Spain, 3 Other Countries to Take African Immigrants

Spain and four other countries have agreed to take in 51 Africans who have spent a week crammed aboard a small Spanish trawler that rescued them in waters off Malta, the Foreign Ministry said Thursday.

The other countries are Malta, Libya, Italy and Andorra, a tiny principality wedged between Spain and France, the ministry said.

The trawler was expected to be allowed to dock later in the day in Malta. Until now, Malta would not accept the Africans, insisting they were responsibility of Libya, where the group departed from in a small boat.

A ministry official said a Spanish plane was to fly to Malta to take 15 of the destitute travelers to Spain.

Malta's Foreign Minister Michael Frendo said his country could not be expected to take in all the migrants — 42 men, eight women and a baby.

"Europe has finally realized our limits. This has been an example of collaboration and how such a burden can be shared," he said in Malta.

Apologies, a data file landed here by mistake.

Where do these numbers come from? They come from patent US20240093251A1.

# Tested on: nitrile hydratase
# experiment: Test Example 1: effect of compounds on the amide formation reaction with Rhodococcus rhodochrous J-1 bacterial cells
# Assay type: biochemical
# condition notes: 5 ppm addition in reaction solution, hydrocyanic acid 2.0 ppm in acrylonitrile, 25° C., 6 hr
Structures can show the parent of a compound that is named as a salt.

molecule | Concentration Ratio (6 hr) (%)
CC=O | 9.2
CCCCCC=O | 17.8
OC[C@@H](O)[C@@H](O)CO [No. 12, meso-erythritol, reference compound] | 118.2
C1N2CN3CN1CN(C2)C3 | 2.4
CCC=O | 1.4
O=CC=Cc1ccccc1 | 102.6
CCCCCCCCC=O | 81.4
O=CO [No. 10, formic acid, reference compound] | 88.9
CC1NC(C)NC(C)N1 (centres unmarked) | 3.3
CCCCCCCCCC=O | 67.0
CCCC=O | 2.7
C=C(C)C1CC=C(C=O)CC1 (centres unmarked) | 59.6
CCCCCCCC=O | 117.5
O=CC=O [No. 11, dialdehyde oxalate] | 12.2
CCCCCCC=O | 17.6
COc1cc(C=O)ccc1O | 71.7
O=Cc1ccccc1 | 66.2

A pregnant woman and another woman and her baby were allowed ashore Tuesday for medical treatment.

Under the deal, Malta has agreed to take in eight, Libya 10, Italy 10 and Andorra eight, the Spanish Foreign Ministry said.

The Africans, most of whom are from Eritrea, spent five days at sea, then another week packed into a space roughly equivalent to that of a small apartment with the 10 crew members of the trawler Francisco y Catalina.

One of the mariners, Bautista Molina, told the newspaper El Pais by cell phone that the crew members have been sleeping just two hours a night, taking turns watching over the Africans in case they need anything.

"We are very happy this is over because no one knows what we have been through — 61 people aboard the ship in stifling heat for so many days," Molina said. "We did what we had to do. We are exhausted but our conscious is clear."